If you have been thirsting for a comic that is the intersection of horror and Star Wars, the current plotline in Star Wars: The High Republic is exactly that. Sure, we’ve seen allusions to horror in the past, but there is something downright terrifying about Terec’s worsening condition. Paired with stories about missing children among cornfield-like fauna (Vratixian Barley), the ominous feelings are all there.
Review: Star Wars: The High Republic #3
For anyone who has read my past reviews about the new-released High Republic novels (or anyone who follows me on Twitter) then you will know my somewhat controversial opinions about the colonialism undertones being employed in the characterization of the Jedi, the Republic, and the Nihil in The High Republic era. These subtle allusions, whether intentional or unintended, come back into play yet again in “Down Below” and I’m going to talk about them again at the end of this review.
While Avar Kriss and Sskeer discuss Terec’s declining condition, Keeve sets out to investigate rumors of local children going missing. She is accompanied by Bartol, a local child, who is looking for his missing friend. I loved the way Keeve reflected on her journey and her experience as a Jedi. It’s refreshing to see characters who have internalized conflict.
The pair discover a sinkhole and something even more sinister during their investigation. Keeve and Bartol stumble into the clutches of the terrifying Drengir that have Killed Bartol’s friend Julus and nearly killed Ceret, who is slowly succumbing to the sentient and carnivorous plant.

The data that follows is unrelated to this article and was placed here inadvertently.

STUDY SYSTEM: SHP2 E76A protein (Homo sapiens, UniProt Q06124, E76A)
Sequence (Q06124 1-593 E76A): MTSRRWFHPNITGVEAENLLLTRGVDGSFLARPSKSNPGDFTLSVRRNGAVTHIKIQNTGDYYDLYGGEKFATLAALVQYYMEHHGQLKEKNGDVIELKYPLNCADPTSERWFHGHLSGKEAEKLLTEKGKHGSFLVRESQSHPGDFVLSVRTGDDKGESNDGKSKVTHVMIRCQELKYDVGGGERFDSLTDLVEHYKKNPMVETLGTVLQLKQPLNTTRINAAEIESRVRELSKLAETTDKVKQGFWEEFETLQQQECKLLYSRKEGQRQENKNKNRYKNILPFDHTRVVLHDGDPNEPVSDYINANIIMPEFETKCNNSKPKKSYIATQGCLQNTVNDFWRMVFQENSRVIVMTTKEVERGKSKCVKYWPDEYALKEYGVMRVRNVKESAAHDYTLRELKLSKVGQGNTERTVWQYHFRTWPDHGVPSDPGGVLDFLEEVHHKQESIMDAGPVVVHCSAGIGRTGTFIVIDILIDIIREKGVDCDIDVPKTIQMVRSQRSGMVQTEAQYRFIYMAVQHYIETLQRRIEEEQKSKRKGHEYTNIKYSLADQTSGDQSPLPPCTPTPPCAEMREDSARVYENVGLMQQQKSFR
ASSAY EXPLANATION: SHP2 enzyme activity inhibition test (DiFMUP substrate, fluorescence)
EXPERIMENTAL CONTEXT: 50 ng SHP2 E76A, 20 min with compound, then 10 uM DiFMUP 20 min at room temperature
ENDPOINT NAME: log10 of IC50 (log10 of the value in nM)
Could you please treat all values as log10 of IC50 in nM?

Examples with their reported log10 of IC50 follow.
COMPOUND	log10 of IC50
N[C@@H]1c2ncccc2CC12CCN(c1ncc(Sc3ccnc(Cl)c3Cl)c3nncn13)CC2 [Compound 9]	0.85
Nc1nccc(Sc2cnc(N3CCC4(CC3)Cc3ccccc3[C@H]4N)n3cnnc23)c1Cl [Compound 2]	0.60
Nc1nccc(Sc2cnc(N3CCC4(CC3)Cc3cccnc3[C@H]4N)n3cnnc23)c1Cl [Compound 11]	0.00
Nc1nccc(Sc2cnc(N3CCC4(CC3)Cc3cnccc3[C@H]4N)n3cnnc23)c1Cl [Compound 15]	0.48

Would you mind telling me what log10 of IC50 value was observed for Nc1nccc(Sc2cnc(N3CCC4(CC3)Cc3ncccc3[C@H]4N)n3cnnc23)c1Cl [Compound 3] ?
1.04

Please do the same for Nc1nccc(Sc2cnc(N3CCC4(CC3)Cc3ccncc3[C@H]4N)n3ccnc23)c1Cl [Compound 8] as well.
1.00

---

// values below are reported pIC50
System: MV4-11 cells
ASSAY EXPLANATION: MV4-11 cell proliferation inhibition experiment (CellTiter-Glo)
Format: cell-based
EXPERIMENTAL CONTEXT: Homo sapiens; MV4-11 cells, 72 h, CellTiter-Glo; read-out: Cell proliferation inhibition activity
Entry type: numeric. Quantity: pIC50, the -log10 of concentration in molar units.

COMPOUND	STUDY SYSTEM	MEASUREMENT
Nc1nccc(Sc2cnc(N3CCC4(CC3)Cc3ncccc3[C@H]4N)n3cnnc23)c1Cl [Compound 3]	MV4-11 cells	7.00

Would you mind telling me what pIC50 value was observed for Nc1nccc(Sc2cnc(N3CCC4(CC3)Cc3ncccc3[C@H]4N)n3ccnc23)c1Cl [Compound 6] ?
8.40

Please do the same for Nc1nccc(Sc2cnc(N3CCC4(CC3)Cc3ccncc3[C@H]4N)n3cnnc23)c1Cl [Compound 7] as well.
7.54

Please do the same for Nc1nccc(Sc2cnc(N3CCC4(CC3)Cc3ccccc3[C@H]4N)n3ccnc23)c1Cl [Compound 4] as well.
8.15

While Avar Kriss believes that Terec succumbed to the lure of the Dark Side, Sskeer learns the hard way that Terec has actually been taken over by the Drengir. Star Wars: The High Republic ends on an ominous panel revealing that Sskeer may have been taken over by the Drengir.
Now onto the colonizer allusions utilized in the comic. At the start of the issue, Keeve is greeted by Sedri Minor’s locals who have arrived to greet the Jedi with offerings of food (it’s mostly just a lot of bread) which, as a historian, evoked a lot of historical imagery. While some inhabitants seem excited about the Jedi’s arrival, others seem resistant to the idea of them getting involved with their local issues.
Back aboard the ship, Avar Kriss is greeted with some hostility from Speaker Sulman. The exchange was quite illuminating about how the two groups view themselves. The Jedi see themselves as protectors and residents see them as unwanted visitors that can’t even keep track of their own. This tells me that when the Jedi arrive on a new planet, they haven’t been invited by the locals, but have invited themselves to “do good works.” I think it’s a fascinating angle to approach these stories and I’m excited to see where these threads go as we see more of The High Republic.
Star Wars: The High Republic “Down Below” is available today everywhere you read your comic books.